Masculin Femenin – FELIX, Victor

Masculin Femenin was certainly one of the more interesting films we have seen in class. I say interesting because the film isn’t what I would usually watch outside of class, nor would it even be recommended to me by my peers. It is the first time I have heard of Jean Luc Godard and it is my opinion that the film provides a suitable introduction to his range of works. I had no starting point to work on in this film except that the last fully French film I have seen is Amelie.
The film deals with subjects ranging from French youth culture, to the evils of industrialism, to gender roles and stereotypes, and freedom and exemption. Through the various shenanigans the young group participates in, the viewer gets more and more immersed into the Zeitgeist Godard wants to portray. Central to all of this is the character of Paul: his romantic advances, his stand on the world’s status quo, and his viewpoints on the gender, politics, and reform.
Firstly, the film has a lot to say about the differences between men and women, particularly that of the youth. Men are frank and blunt while women are dodgy and purposively mysterious, they are only frank with themselves (as shown when Madeleine reveals she keeps a diary with all of her thoughts). Men are interested in everything while committed to nothing, while women find importance in the smallest of superficialities. Men have a hard time expressing themselves while women have no problem at all: they express themselves from their partiality in fashion, hairstyle, music, and choice of peers or partners. Also, it is said in the film that “a man can control his ideas which are nothing, but not his emotions which are everything”. Lastly, it is also shown that men concern themselves with politics, while women are seen to be naïve on the subject.
This dichotomy is explored when it is extended to older men and women. We see in the café between the husband and wife and in the scene in the train with the prostitute and the two French-Africans, that with age comes different gender perspectives. It is more apparent, here, that men look down on women, and that those that are older look at the youth with disdain and condescension. It is also implied in the film that when people get older, they either lose their freedom or their sense of freedom is redefined.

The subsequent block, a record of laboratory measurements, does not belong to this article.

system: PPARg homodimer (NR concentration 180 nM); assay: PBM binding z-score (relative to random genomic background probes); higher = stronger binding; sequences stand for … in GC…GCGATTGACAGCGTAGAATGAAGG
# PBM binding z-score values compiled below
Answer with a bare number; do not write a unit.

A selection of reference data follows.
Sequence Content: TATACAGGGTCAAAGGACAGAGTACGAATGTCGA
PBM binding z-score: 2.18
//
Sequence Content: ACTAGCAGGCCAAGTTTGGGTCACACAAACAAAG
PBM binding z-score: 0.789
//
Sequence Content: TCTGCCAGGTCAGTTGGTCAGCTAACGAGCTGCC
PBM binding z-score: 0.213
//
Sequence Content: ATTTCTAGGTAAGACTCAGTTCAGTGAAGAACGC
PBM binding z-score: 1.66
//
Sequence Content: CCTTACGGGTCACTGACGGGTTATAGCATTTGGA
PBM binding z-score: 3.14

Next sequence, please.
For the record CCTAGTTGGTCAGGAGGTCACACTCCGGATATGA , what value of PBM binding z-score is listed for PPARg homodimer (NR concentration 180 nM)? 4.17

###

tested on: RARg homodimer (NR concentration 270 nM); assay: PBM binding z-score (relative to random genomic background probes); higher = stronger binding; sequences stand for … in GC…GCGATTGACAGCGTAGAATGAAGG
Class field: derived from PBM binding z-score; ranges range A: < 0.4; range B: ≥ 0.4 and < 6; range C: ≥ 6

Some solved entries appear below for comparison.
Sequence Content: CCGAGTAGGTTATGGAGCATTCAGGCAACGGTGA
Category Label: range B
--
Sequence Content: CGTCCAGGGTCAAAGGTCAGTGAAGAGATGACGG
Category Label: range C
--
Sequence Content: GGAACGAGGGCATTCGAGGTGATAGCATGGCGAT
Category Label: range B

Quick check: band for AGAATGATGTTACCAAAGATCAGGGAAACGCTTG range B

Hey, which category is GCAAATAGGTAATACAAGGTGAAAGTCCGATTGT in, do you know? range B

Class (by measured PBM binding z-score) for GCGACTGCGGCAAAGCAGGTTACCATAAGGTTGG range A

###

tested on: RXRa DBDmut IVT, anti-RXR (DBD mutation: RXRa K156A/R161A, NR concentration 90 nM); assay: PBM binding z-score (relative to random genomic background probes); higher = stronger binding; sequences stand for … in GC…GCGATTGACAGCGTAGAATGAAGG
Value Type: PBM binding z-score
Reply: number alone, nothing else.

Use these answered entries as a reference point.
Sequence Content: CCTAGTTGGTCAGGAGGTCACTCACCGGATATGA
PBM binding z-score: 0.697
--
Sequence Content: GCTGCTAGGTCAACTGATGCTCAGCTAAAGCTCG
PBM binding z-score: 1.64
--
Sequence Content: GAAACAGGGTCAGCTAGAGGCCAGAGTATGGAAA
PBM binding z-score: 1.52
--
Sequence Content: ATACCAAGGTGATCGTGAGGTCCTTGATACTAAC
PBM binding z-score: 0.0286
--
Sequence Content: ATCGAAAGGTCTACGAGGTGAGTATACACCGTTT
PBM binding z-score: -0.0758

Although the dichotomy is defined in the film, it isn’t rigidly followed per se. There are ironies in these stereotypes: although men may know more about the world around them than women, it is easy to see that men are equally as fanciful, in that Paul and his friend quickly recognize threats to their masculinity, and they are easily swayed by beautiful women. Although women don’t follow politics, they unwittingly participate in politics themselves, except it is that of social and emotional politics and it is amongst their group of peers.
It is said that the film is “the child of Marx and Coca-Cola”. The statement resonates, again, the dichotomy of the male and female, wherein the man is an agent of Communism and in extension collectivism in a classless society, while women personify Coca-Cola, the symbol of consumerism and pop culture. You can equate this to the two central characters, Paul and Madeleine: Paul is outspoken, fresh out of military service, and disenchanted from contemporary society, while Madeleine is a singer, a fashion icon, and a symbol for the developing consumerist society. This is also reinforced when the audience later finds out that Madeleine is pregnant (the literal child of Marx and Coca-Cola). The abortion of this baby is symbolic, possibly suggesting that Marx and Coca-Cola are incompatible, if not mutually exclusive.
In its entirety, the film challenges the general notions of gender, industrialism, and freedom. In between scenes, however, Masculin Femenin cleverly portrays the nuances and niceties of youth culture, the interaction between the individual and the world around him, and the repercussions of participating in a relationship. The film comes across as a documentary, actually, and this is built on by it monochromatic delivery and Godard’s use of genuine French youth interaction. Although it isn’t a film I would go out of my way to watch again, it is certainly something that would be gratifying and wonderful when revisited.